In other work, we are developing 3-dimensional models for studying apoptotic resistance in tumor cell lines and in tumors themselves. Tumor cells grown on non-adherent surfaces clump together and remodel to form multicellular tumor spheroids. These tumor cells grown as spheroids acquire a high level of resistance to treatments that are successful against the same cells when grown as a monolayer. We are interested in the mechanisms of resistance in this more relevant 3-dimensional model. In addition, we are growing actual tumors (mesothelioma and lung cancers) in vitro by mincing the tumors and allowing them to grow on non-adherent surfaces. In this environment, the tumor fragments remodel into spheroids and remain viable and representative of the original tumor for weeks. We are studying this in vitro tumor model for mechanisms of apoptotic resistance in human tumors. When compared to 2-dimensional monolayer cell culture, the 3-dimensional multicellular spheroids and tumor fragment spheroids provide models more relevant to actual tumors. As such, we are applying the mechanisms learned in cell monolayers for their applicability to the more relevant and complex systems.

Selected Publications

Broaddus VC, Yang L, Scavo LM, Ernst JD, Boylan AM. Asbestos induces apoptosis of human and rabbit pleural mesothelial cells via reactive oxygen species. J Clin Invest 1996; 98:2050-2059. (* identified by the Editors as being of broad interest) (abstract)

Broaddus VC, Yang L, Scavo LM, Ernst JD, Boylan AM. Crocidolite asbestos induces apoptosis of pleural mesothelial cells: Role of reactive oxygen species and poly (ADP-ribosyl) polymerase. Environ Health Perspect 1997; 105 (Suppl 5):1147-1152. (abstract)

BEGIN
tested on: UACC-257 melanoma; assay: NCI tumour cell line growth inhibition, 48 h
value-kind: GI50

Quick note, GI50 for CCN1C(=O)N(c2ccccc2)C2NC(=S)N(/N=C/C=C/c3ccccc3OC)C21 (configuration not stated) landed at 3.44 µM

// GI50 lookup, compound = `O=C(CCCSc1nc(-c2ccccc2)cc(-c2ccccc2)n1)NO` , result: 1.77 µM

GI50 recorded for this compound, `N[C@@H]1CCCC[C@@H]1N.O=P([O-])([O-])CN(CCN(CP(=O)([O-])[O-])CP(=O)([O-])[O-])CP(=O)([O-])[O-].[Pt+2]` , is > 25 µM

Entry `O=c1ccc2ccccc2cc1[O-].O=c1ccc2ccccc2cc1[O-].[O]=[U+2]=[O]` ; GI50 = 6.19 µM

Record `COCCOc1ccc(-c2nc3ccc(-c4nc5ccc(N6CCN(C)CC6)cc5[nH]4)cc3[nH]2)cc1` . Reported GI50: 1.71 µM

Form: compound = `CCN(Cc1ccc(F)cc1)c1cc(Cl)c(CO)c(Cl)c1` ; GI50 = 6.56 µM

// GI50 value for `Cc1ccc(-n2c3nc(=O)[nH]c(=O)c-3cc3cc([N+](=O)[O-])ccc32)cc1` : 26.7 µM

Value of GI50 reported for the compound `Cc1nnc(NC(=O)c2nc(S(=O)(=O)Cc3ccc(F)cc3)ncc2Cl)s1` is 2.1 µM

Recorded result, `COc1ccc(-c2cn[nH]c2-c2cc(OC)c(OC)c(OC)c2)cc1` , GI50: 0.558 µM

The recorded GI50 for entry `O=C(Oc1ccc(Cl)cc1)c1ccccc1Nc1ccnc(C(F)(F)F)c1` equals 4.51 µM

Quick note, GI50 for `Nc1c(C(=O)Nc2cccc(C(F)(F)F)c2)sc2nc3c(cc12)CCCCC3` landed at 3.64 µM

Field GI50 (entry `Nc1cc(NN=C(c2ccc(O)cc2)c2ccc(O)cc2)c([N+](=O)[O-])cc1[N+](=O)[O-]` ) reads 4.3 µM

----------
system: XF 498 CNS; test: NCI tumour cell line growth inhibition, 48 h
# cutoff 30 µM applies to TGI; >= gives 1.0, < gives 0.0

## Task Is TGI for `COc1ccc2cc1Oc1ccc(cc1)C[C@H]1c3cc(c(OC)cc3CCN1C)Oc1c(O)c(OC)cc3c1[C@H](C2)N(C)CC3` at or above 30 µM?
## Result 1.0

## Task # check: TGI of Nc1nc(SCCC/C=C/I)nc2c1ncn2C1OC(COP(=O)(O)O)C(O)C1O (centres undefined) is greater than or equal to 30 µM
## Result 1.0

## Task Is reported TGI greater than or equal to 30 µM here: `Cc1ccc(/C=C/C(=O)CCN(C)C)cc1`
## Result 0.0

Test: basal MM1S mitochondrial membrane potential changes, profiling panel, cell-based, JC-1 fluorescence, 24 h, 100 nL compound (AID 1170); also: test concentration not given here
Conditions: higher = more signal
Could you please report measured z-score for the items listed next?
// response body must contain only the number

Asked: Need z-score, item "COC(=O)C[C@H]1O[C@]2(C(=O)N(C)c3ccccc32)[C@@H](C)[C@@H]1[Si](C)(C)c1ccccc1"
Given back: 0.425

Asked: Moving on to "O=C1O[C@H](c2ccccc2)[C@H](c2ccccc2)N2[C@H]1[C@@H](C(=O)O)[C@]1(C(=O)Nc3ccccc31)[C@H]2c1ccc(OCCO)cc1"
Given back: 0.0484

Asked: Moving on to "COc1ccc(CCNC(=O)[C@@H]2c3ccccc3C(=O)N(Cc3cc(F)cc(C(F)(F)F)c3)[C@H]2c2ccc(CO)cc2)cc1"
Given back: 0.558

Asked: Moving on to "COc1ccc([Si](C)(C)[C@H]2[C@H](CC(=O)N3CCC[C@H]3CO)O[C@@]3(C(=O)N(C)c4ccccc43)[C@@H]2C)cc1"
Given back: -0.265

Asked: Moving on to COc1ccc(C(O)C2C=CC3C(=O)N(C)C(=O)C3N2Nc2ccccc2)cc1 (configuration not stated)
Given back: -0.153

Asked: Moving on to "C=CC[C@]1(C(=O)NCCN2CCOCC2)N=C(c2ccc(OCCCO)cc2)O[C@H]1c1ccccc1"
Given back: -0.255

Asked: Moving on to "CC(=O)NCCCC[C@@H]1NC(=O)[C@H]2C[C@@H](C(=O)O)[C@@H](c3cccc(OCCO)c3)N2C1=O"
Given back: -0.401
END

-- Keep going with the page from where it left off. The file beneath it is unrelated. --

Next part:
Broaddus VC. Asbestos, the mesothelial cell and malignancy: a matter of life or death. Am J Respir Cell Mol Biol 1997; 17:657-659.

Narasimhan SR, Yang L, Gerwin BI, Broaddus VC. Resistance of pleural mesothelioma cell lines to apoptosis: relation to expression of Bcl-2 and Bax. Am J Physiol (Lung Cell Mol Physiol) 1998; 275(19): L165-L171. (abstract)

Ernst JD, Yang L, Broaddus VC. Preparation and characterization of an endogenously fluorescent annexin for detection of apoptotic cells. Anal Biochem 1998; 260:18-23. (abstract)/(full text)

Perkins RC, Broaddus VC, Shetty S, Hamilton S, Idell S. Asbestos upregulates expression of the urokinase-type plasminogen activator receptor on mesothelial cells. Am J Respir Cell Mol Biol 1999; 21:637-646. (abstract)

Marchi E, Liu W, Broaddus VC. Mesothelial cell apoptosis is confirmed in vivo by morphologic change in cytokeratin distribution. Am J Physiol (Lung Cell Mol Physiol) 2000; 278: L528-L535. (abstract)

Levresse V, Renier A, Levy F, Broaddus VC, Jaurand M-C. DNA breakage in asbestos-treated normal and transformed (TSV40) rat pleural mesothelial cells. Mutagenesis 2000; 15(3): 239-244. (abstract)

Liu W, Ernst JD, Broaddus VC. Phagocytosis of crocidolite asbestos induces oxidative stress, DNA damage and apoptosis in mesothelial cells. Am J Respir Cell Mol Biol 2000; 23(3): 371-378.

Wu J, Liu W, Koenig K, Idell SI, Broaddus VC. Vitronectin adsorption to chrysotile asbestos increases phagocytosis and toxicity for mesothelial cells. Am J Physiol (Lung Cell Mol Physiol) 2000; 279:L916-L923. (abstract)

Liu W, Bodle E, Chen JY, Rosen GD, Broaddus VC. TNF-related apoptosis inducing ligand (TRAIL) and chemotherapy cooperate to induce apoptosis in human mesothelioma cell lines. Am J Respir Cell Mol Biol. 2001;25:111-118. (abstract)/(full text)

Fjellbirkeland L, Cambier S, BROADDUS VC, Hill A, Brunetta P, Dolganov G, Jablons D, Nishimura SL. Integrin avb8-mediated activation of TGF-b inhibits human airway epithelial proliferation in intact bronchial tissue. Am J Pathol 2003; 163(2):533-542. (full text )

Vivo C, Liu WH, BROADDUS VC. C-Jun N-terminal kinase contributes to apoptotic synergy induced by TRAIL plus DNA damage in chemoresistant, p53 inactive mesothelioma cells. J Biol Chem 2003; 278(28):25461-7. (full text )

BROADDUS VC, Vivo C, Finch AF, Hunt A, Evan GE. BID mediates apoptotic synergy between TNF-related apoptosis inducing ligand (TRAIL) and DNA damage. (In preparation)